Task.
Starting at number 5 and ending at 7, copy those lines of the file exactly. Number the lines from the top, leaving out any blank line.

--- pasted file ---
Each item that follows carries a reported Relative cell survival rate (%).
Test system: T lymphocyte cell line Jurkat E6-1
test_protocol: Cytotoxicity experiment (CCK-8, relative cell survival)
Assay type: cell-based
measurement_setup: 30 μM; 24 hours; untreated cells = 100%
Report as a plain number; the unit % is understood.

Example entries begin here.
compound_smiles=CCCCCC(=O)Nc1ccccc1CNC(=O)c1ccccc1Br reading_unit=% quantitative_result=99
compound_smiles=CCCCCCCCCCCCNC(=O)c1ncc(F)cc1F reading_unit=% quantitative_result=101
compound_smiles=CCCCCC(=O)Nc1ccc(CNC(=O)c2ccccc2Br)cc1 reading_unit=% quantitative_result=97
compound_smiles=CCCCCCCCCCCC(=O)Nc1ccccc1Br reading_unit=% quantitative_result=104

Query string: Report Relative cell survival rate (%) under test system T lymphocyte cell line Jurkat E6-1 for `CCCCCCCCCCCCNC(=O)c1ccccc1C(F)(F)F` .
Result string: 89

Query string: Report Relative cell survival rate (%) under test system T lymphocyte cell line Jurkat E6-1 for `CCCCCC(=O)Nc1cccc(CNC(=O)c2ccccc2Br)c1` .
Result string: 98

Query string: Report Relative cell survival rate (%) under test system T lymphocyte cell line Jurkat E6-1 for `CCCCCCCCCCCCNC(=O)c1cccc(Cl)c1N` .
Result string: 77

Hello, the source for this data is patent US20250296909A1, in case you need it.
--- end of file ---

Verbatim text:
measurement_setup: 30 μM; 24 hours; untreated cells = 100%
Report as a plain number; the unit % is understood.

Example entries begin here.